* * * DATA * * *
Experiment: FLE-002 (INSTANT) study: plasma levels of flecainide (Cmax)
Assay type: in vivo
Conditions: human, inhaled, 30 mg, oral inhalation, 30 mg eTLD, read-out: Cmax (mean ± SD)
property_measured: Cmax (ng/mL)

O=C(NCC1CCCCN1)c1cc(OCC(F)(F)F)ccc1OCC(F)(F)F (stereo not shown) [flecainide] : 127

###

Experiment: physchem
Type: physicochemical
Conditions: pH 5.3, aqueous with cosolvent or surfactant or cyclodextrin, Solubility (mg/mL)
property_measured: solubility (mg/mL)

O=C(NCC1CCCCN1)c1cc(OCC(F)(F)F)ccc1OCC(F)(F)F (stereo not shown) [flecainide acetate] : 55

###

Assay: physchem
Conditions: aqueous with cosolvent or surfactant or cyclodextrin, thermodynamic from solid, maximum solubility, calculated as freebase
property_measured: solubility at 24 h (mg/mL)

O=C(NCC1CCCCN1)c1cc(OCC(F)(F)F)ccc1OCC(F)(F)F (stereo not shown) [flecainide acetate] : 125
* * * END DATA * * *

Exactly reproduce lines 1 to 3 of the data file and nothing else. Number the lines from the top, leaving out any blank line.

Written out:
Experiment: FLE-002 (INSTANT) study: plasma levels of flecainide (Cmax)
Assay type: in vivo
Conditions: human, inhaled, 30 mg, oral inhalation, 30 mg eTLD, read-out: Cmax (mean ± SD)